Apart from this, there is another class of constructs called loops, which can be used to repeat a set of instructions. This repetition can be done a fixed number of times or until some specific condition is met. Just like the conditionals, the loops can also be nested. Loops and conditionals can also be nested inside each other.

In this lab, we shall see the working of looping constructs.


Theory


In order to understand the working of looping constructs, it is important to understand the term block. A group of code statements that are associated and intended to be executed as a unit is referred to as a block. In C, the beginning of a block of code is denoted by writing a set of statements with in curly braces. It is not necessary to place a semicolon after the end of a block. Blocks can be left empty. A block and can be written inside another block of statements, in such a case the former block is said to be nesting inside the other block.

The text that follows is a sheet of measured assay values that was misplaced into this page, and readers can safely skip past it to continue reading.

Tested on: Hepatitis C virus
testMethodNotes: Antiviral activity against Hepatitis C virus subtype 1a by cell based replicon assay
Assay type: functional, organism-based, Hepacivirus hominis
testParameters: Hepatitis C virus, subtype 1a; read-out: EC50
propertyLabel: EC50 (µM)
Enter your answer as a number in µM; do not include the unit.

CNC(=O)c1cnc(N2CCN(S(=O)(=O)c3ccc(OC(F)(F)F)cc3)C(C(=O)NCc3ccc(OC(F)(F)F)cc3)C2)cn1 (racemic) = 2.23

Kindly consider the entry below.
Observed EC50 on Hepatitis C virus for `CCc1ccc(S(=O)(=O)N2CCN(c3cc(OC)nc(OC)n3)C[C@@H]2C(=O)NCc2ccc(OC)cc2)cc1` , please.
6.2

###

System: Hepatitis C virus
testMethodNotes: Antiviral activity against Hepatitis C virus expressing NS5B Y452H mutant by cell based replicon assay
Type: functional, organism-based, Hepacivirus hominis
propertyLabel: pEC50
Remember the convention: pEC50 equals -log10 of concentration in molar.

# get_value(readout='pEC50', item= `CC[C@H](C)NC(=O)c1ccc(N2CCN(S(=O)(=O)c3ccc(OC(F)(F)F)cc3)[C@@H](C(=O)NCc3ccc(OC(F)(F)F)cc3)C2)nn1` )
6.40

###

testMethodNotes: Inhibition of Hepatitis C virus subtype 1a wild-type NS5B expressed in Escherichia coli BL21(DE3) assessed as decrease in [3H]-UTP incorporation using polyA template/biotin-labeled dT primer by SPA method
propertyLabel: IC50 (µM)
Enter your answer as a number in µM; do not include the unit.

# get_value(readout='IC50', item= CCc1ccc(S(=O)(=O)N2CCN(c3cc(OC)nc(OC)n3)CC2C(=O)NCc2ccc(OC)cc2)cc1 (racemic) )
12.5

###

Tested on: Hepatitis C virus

A loop is a construct that instructs the computer to repeatedly execute a certain block of code until a certain condition is met or for a certain fixed number of times. Every such repetition is called an iteration. Break statement can be used to exit a looping construct and a Continue statement can used to start another iteration at any point. A looping construct typically has three sections:

  1. An Initialization part where variables are initialized before looping is started. These are executed only once.
  2. A Test expression which determines when to exit the looping construct.
  3. An update section where variables are updated before the next iteration of the loop.

The following are the most commonly used looping constructs used in C programming:

For loop
In a for loop, the initialization, test expression and update expressions sections are written together in a single line :

	for(initialization; test expression; update statements) {
				statements1;
				}